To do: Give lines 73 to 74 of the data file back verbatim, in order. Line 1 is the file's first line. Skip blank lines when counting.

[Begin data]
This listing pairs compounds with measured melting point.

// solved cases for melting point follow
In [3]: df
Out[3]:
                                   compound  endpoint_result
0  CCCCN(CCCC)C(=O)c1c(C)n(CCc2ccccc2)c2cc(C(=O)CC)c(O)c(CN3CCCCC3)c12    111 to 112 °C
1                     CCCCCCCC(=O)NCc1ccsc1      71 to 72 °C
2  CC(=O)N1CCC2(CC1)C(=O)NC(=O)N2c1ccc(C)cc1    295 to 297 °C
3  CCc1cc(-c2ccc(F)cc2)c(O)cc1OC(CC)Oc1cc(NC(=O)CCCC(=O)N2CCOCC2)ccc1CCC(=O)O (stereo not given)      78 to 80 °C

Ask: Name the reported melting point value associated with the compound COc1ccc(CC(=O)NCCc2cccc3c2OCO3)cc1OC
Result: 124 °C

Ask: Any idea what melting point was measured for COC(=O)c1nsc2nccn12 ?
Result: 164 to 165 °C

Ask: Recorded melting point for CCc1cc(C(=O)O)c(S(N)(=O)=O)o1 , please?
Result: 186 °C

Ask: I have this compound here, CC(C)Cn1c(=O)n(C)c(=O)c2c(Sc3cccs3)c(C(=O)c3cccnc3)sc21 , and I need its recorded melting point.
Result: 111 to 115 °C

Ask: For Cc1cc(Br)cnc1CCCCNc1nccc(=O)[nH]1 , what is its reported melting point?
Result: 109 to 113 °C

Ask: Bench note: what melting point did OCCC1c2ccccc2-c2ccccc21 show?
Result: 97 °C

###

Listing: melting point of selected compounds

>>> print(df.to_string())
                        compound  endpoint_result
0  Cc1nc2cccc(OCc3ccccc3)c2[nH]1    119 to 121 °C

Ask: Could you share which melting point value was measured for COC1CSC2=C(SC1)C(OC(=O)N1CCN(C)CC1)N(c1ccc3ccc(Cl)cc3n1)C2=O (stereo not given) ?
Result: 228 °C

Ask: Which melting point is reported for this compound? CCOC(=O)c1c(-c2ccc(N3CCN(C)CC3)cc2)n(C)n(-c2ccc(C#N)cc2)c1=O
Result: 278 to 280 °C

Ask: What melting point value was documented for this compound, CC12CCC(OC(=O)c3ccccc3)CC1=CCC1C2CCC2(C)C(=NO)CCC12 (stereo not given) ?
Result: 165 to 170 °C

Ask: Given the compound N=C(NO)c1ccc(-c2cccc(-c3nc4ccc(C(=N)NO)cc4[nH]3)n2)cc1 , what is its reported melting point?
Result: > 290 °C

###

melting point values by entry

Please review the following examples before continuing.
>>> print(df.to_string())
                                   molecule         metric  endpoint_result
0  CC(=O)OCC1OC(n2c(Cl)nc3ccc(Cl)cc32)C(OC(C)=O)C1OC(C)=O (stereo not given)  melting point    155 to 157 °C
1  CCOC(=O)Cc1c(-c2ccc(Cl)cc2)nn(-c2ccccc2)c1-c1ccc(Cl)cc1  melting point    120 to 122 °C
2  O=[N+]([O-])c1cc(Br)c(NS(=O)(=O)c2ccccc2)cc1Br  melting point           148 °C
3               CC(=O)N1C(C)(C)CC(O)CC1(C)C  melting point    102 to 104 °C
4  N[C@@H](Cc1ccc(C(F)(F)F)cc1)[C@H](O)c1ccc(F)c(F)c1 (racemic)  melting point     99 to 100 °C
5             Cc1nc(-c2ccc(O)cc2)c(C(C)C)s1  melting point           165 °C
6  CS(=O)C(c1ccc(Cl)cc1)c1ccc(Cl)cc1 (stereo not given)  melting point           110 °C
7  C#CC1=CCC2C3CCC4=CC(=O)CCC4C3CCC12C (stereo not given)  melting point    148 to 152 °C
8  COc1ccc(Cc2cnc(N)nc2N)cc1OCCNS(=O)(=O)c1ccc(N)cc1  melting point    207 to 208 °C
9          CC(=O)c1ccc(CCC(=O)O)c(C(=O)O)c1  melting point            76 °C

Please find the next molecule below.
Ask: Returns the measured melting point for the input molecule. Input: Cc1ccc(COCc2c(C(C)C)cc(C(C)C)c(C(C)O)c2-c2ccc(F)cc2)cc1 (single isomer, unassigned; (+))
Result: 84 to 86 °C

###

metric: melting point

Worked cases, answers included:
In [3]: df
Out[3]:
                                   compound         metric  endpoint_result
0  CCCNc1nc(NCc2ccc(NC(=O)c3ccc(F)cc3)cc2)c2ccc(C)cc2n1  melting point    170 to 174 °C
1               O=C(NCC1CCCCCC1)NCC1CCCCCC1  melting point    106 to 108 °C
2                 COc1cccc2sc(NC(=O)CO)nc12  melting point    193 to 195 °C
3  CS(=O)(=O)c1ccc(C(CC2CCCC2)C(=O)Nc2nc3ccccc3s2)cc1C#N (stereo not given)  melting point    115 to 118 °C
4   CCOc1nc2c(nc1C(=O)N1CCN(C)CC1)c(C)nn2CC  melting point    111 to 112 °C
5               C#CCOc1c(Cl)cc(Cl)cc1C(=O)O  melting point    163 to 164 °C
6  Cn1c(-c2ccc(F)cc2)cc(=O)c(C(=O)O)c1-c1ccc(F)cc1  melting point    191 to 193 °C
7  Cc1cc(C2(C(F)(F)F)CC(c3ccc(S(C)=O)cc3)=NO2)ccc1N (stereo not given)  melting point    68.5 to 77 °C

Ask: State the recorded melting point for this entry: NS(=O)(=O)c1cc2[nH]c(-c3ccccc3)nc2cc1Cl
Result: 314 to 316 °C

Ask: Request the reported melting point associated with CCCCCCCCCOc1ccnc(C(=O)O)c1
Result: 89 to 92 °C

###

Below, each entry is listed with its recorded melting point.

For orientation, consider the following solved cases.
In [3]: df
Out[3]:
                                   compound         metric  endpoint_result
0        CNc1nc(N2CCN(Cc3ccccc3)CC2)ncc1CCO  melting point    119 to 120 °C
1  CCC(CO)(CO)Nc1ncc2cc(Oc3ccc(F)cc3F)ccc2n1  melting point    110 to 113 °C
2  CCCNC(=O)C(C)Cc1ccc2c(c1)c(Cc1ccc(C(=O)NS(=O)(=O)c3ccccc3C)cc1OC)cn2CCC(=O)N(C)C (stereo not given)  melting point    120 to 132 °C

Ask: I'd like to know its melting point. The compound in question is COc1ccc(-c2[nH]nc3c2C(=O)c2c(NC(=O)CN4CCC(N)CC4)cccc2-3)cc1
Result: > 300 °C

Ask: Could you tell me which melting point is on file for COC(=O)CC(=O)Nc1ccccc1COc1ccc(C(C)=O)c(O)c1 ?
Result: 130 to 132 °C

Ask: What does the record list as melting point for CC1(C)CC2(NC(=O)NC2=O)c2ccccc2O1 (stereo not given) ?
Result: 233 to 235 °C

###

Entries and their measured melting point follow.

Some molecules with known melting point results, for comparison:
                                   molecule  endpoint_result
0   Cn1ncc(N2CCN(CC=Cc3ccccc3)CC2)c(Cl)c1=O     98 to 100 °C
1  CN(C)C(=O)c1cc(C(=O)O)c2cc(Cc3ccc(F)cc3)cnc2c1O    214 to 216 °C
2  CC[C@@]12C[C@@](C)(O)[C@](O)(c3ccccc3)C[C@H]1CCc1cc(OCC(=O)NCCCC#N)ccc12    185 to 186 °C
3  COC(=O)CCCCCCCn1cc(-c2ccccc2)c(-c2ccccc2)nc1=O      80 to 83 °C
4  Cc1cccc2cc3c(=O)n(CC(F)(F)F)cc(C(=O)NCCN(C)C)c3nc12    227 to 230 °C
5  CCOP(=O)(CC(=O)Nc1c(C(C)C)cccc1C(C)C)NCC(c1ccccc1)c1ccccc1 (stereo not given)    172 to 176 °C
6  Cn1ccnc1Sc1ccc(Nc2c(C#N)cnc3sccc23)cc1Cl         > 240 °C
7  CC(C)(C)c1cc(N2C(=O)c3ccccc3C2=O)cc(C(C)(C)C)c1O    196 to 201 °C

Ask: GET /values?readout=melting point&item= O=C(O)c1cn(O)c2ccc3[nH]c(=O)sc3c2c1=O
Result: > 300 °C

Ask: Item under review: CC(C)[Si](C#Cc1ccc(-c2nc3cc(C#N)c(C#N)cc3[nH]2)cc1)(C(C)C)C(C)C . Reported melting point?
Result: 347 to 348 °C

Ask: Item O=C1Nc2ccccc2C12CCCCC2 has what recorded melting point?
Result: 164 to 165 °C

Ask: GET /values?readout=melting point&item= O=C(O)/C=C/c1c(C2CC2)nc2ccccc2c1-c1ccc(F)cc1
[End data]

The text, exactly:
For orientation, consider the following solved cases.
In [3]: df